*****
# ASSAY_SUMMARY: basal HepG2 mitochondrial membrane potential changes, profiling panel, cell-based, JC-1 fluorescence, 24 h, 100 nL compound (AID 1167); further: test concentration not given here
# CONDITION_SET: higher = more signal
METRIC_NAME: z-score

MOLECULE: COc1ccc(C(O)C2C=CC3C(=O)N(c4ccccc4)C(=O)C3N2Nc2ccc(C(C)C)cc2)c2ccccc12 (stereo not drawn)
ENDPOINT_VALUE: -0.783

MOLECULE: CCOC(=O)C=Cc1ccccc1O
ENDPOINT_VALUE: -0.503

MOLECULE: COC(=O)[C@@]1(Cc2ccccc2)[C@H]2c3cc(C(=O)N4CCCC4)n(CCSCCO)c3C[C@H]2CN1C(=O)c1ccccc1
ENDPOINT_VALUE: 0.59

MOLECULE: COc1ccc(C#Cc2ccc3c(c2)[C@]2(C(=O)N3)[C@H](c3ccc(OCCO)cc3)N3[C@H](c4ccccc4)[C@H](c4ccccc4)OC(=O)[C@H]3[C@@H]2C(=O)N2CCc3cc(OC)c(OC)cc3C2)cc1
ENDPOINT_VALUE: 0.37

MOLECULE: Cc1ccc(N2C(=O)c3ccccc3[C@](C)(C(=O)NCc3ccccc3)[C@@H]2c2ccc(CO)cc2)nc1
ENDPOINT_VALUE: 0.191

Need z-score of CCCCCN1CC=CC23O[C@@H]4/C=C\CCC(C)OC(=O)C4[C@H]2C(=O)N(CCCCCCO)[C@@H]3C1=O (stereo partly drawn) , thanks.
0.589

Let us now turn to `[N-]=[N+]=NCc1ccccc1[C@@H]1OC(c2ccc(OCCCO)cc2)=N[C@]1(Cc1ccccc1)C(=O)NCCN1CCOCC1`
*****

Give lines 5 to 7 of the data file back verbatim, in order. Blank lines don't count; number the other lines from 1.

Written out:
ENDPOINT_VALUE: -0.783

MOLECULE: CCOC(=O)C=Cc1ccccc1O
ENDPOINT_VALUE: -0.503